You don’t need 1,631 witnesses to reveal the absurdity of the Milosevic trial

This report in The Times, like so much of the coverage of the Balkan conflicts, takes it as read that all the allegations made by Western politicians were true and that the purpose of The Hague Tribunal was merely to convict and sentence the perpetrators.

The reality of the Milosevic trial was very different.  

Mr Milosevic was originally indicted by The Hague Tribunal in August 1995. At that time, the Tribunal had no evidence to support the indictment, they just wanted to ensure that he could not attend the Dayton conference.

Over the years other indictments were added.  In 2001 / 2, the prosecution applied to have the three major indictments, covering Kosovo, Bosnia and Croatia, to be combined into a single super-indictment which they hoped would give them a better chance of securing the verdict they wanted.

The Milosevic trial started in February 2002.  The prosecution case took up almost 4 years.  Even after the prosecution case had ended,  more than a decade after the original indictment, the prosecution was still seeking the evidence to support its charges.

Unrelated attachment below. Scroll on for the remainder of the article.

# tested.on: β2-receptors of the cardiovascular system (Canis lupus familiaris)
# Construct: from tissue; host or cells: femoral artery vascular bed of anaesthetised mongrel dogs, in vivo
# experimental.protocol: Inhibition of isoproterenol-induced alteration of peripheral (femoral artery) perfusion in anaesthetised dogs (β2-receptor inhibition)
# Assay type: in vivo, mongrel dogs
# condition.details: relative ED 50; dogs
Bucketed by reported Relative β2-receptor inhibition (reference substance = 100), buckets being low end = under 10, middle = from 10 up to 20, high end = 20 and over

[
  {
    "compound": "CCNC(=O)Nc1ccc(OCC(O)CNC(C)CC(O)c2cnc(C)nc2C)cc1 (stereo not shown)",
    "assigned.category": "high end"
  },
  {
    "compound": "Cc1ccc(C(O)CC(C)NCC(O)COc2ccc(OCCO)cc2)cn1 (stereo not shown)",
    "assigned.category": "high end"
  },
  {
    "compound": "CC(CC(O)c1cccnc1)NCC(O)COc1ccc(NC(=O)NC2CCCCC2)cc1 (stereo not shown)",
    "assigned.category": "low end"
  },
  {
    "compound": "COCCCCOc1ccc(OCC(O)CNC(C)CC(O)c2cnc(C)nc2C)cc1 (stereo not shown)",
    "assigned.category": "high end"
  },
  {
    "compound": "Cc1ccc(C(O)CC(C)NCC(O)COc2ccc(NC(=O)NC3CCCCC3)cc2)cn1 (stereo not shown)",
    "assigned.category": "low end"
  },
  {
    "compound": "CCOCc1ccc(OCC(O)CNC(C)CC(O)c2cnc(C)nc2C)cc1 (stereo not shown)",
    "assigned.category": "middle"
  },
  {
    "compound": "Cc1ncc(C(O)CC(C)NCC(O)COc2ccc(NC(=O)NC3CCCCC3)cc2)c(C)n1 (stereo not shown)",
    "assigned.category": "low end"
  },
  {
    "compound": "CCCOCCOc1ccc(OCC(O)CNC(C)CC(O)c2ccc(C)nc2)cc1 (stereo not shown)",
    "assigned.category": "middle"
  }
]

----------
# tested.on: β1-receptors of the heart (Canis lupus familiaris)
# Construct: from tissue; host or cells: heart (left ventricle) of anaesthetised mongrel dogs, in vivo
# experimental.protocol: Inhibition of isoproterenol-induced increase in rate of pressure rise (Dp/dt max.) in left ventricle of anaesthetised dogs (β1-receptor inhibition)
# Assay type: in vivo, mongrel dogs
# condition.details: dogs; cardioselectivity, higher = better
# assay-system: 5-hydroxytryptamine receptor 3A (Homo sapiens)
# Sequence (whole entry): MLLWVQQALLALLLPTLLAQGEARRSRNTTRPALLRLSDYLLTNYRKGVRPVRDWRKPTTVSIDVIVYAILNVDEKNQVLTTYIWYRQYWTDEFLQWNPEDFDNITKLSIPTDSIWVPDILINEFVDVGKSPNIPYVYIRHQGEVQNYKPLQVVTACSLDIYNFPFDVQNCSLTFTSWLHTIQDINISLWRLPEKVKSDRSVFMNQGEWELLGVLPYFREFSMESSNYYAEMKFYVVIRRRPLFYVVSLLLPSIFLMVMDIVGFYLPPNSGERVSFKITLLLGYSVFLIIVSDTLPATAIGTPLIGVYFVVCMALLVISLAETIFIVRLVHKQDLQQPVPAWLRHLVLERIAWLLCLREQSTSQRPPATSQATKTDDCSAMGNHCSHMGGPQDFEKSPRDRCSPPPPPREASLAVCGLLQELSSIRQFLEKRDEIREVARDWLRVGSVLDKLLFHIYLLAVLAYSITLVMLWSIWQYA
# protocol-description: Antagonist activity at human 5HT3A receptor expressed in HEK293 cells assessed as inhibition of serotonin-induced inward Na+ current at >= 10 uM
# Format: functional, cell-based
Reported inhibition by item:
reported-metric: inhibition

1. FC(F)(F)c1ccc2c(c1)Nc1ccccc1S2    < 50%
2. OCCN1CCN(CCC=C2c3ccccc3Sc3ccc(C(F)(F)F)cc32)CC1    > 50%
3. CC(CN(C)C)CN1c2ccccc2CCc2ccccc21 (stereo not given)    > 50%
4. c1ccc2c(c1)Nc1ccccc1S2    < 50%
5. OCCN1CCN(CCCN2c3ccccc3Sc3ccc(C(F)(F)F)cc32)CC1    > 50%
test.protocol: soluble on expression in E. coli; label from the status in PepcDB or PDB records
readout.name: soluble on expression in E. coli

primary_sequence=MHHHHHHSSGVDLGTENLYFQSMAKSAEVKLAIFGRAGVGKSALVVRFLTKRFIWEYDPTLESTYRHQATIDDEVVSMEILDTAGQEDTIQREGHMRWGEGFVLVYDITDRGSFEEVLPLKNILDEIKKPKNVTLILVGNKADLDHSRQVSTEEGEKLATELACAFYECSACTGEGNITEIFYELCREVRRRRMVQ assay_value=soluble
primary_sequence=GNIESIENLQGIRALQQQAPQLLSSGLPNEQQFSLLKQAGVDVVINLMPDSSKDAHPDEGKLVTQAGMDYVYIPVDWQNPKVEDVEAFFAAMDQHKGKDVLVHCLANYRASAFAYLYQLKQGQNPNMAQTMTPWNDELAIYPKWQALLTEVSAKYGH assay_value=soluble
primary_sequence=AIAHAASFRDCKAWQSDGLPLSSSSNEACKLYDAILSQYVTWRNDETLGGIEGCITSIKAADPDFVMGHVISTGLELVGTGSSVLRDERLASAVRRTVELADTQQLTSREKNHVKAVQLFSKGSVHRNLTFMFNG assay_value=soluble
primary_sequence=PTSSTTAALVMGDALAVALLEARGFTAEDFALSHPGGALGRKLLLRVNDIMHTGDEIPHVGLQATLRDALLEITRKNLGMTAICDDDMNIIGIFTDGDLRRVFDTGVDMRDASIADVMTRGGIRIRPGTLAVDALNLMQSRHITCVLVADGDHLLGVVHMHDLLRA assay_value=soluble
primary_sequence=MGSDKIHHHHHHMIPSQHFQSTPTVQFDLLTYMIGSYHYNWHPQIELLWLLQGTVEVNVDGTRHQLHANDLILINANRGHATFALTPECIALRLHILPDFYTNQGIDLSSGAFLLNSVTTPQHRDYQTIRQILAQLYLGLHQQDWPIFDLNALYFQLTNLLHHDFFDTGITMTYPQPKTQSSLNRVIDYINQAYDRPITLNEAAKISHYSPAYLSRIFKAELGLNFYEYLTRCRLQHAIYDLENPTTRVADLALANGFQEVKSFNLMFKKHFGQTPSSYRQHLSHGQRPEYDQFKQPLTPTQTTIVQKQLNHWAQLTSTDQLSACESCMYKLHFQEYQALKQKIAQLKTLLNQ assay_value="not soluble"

Of the few people who followed the trial closely throughout, few believed that the prosecution had got anywhere.  Endless, uncorroborated ‘eyewitness’ testimony, given anonymously via audio link, was the best they had to offer.   Forensic and DNA evidence was only given in summary to the court and should never have been admitted.  The prosecution search for the ‘smoking gun’ became a desperate quest to find anything.  In the end all they could do was rely on the concept of “Joint Criminal Enterprise”, which had been used to convict General Krstic, to try to tie the defendant into some kind of conspiracy.